Bank of Japan Governor Haruhiko Kuroda said the central bank will consider fresh steps to calm markets if borrowing costs spike again in the future, but the central bank held off on new measures on Tuesday arguing that bond markets had stabilized.
The decision disappointed some investors, who had factored in new market operation measures, prompting a rebound in the yen and falls in Tokyo shares and Japanese government bonds – moves that counter the aims of Prime Minister Shinzo Abe’s aggressive policy mix.
Rising bond market yields have already pushed up some mortgage rates, raising concerns that a further rise could increase other borrowing costs and so dent the economy’s new found momentum under Abe.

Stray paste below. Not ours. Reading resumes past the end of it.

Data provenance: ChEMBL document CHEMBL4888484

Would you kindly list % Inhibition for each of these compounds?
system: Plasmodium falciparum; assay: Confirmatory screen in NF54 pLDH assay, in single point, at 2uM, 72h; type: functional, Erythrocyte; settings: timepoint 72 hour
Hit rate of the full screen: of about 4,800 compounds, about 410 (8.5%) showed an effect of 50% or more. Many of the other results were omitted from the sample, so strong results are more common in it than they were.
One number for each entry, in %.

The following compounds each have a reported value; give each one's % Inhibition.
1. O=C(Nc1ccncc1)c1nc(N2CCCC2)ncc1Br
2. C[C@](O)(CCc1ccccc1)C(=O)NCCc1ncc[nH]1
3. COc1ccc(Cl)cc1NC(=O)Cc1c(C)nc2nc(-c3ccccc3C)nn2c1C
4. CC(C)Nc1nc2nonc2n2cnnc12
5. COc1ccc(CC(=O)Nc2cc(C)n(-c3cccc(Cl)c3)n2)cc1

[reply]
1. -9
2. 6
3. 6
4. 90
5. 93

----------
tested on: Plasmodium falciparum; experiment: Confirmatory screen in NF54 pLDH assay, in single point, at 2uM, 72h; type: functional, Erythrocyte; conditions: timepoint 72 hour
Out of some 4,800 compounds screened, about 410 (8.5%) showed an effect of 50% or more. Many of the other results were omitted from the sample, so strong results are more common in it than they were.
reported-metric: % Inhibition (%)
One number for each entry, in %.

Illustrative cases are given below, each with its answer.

“We remain vigilant to long-term interest rate moves. It’s undesirable for volatility to heighten, so we’ll make efforts to reduce it,” Kuroda told a news conference.
The BOJ left monetary policy unchanged, as widely expected, thus keeping in place a pledge first made on April 4 to expand the supply of money at an annual pace of 60 trillion ($605 billion) to 70 trillion yen in a bid to turnover years of deflation with 2 percent inflation in two years.
The BOJ raised its official assessment of the economy – another reason that could explain its inaction on market-calming measures. Data on Monday had shown economic growth was faster than previously thought, the current account surplus was growing rapidly and lending was on the rise.